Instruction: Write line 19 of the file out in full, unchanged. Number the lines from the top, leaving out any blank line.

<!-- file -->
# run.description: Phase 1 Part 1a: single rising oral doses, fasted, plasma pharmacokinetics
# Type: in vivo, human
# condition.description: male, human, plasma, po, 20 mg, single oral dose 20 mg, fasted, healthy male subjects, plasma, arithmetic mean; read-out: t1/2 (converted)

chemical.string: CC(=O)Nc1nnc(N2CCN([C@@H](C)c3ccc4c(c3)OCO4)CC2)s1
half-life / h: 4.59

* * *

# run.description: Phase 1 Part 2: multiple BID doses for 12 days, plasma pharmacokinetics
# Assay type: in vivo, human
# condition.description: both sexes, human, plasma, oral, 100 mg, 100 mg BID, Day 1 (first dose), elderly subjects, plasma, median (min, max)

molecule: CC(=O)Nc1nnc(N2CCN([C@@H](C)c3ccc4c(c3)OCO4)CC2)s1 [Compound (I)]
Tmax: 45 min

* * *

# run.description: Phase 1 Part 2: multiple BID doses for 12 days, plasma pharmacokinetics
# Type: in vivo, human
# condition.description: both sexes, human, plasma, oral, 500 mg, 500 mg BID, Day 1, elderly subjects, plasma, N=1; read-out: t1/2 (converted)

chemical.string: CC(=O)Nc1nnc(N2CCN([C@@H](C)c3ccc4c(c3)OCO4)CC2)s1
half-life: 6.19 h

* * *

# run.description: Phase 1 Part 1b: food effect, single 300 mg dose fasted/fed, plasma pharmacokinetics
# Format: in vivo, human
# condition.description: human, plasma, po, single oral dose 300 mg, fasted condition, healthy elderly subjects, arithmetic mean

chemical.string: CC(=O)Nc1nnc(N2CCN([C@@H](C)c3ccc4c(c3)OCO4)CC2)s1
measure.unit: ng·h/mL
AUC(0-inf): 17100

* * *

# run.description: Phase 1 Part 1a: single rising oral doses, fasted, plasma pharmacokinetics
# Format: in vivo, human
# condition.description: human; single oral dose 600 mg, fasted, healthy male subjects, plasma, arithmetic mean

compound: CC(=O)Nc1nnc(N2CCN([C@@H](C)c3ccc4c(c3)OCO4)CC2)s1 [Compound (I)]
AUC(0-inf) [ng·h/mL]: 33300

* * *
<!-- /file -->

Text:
# run.description: Phase 1 Part 1b: food effect, single 300 mg dose fasted/fed, plasma pharmacokinetics